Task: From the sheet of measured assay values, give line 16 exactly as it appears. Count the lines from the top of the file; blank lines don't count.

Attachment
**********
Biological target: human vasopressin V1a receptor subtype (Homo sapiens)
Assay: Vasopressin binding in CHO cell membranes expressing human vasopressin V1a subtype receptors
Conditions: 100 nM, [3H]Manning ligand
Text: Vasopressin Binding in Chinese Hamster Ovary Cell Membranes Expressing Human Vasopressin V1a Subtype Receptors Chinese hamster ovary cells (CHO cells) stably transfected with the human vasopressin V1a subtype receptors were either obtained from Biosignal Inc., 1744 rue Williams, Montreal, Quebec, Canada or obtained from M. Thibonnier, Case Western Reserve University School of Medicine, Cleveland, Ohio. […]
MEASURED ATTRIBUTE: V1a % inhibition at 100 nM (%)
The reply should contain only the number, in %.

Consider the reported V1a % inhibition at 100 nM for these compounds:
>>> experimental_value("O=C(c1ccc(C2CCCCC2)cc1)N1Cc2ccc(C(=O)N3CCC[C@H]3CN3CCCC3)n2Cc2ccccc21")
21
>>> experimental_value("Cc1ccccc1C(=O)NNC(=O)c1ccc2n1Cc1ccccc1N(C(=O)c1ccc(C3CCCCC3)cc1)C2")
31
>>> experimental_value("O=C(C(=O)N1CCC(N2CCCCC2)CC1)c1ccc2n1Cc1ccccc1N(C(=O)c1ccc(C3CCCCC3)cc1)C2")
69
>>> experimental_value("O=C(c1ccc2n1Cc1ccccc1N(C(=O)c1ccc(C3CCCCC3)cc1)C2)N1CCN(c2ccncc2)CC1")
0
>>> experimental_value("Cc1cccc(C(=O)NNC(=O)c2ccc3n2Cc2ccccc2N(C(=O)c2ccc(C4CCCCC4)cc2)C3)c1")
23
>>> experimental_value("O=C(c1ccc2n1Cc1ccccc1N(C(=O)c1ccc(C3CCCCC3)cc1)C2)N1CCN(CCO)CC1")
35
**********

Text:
>>> experimental_value("Cc1cccc(C(=O)NNC(=O)c2ccc3n2Cc2ccccc2N(C(=O)c2ccc(C4CCCCC4)cc2)C3)c1")